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Pan Am Games: Five indigenous acts you should see

Pan Am Games: Five indigenous acts you should see

Posted by PanamericanWorld on July 11, 2015

It is being billed as the largest Indigenous arts, culture and sports festival ever. The Aboriginal Pavilion is a 17-day celebration that runs concurrent to the Pan Am/Parapan Am Games in Toronto.

But with this many days to take in the festival, where does one begin?

The Arts Marketplace

The Arts Marketplace is open daily at 11 a.m. and kicks off July 13 at the Fort York Historic Site. There will be a lot of artisans and craftspeople with their wares. If you want to own an authentic piece of art, clothing or a dreamcatcher that hasn't been mass-produced and culturally appropriated then this is the place you should head.

While you're there take a look for up-and-coming painter Loretta Gould. This Mi'kmaq artist made a living making quilts. Then in 2013, her sewing machine broke and she took up painting. Gould uses bright, bold colours to depict "her spiritual feelings on canvas," according to her bio.

Comedy Night

On July 19, comedy troupe The 1491s take over the mainstage at the Cultural Village at Fort York. This sketch group of comedians is best known for the YouTube videos they make. One of their most popular ones entitled "Slapping Medicine Man" has over 750,000 views. But the video that kicked off The 1491s career is the "New Moon Wolf Pack Audition."  Hilarity ensues.

You can see their brilliance starting at 6 p.m. at Fort York.

Find your own Inner Elder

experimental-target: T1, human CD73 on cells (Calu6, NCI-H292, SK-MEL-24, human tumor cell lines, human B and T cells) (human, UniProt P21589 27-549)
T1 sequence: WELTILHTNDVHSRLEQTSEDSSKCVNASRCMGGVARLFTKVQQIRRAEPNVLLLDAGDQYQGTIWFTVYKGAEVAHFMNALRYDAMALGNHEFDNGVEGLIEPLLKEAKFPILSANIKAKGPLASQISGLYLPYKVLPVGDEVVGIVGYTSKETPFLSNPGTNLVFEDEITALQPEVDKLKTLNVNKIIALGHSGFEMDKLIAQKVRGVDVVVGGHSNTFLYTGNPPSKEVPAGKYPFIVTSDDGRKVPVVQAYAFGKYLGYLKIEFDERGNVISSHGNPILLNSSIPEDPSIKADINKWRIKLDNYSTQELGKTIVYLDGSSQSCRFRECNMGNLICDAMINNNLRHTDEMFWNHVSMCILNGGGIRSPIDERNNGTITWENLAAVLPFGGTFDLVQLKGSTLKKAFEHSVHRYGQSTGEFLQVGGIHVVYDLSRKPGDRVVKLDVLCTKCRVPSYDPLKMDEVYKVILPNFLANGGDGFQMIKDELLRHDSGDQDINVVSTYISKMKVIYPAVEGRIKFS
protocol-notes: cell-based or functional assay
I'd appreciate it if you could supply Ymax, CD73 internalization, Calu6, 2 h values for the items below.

Michelle Thrush is best known for her edgy and dark character Gail Stoney in the TV series Blackstone. But did you know she also has a comedic side? Thrush tours around First Nations communities and events with her one woman show Find Your Own Inner Elder.

Thrush bravely dons clothing and make-up to age her while she takes you on a journey of her own memories and the impact her grandmother had on her. She transforms herself from a child to an old Cree woman. Using comedy to break down barriers she doles out sage advice to audience members while they look for their own "Inner Elder."

You can catch the Gemini Award winning actress from July 17 - 19 on the West Stage of the Aboriginal Pavilion at various times.

Paddle Song with Cheri Maracle

This musical theatre piece was written by Dinah Christie and Tom Hill. It stars Mohawk Cheri Maracle in a one-woman show about E. Pauline Johnson - a Mohawk poet from the late 1800s who was ahead of her time. In a time that women rarely travelled alone, Johnson did just that for over 30 years.

Paddle Song encapsulates Johnson's early life from paddling along the Grand River in her home that is now Six Nations in Ontario to earning her place along the literati across North America and Great Britain.

Paddle Song hits the West Stage on July 22 at 4:15 p.m.

Electric/World Fusion/Classical Night

Gabriel Ayala, a Yaqui from southern Arizona, brings his unique guitar stylings to Canada. The inventor of jazzmenco, a blend of jazz and flamenco, Ayala has performed around the world. With 10 CDs under his belt, Ayala's music is perfect for hot summer nights.

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